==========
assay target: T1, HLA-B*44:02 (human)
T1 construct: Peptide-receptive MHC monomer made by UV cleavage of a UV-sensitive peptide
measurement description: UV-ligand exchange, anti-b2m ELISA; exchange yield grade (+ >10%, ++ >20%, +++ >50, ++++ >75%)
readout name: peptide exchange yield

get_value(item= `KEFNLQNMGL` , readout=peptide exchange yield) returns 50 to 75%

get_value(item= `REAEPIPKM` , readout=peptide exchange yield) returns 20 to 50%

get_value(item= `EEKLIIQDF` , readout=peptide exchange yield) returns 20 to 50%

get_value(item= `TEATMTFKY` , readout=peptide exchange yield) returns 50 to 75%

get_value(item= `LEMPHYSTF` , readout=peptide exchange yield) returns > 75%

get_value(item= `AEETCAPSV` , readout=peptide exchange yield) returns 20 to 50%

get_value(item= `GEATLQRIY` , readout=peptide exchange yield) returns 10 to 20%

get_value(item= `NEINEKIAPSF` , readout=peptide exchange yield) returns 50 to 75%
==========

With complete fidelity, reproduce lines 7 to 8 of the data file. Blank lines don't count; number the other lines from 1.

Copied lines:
get_value(item= `EEKLIIQDF` , readout=peptide exchange yield) returns 20 to 50%

get_value(item= `TEATMTFKY` , readout=peptide exchange yield) returns 50 to 75%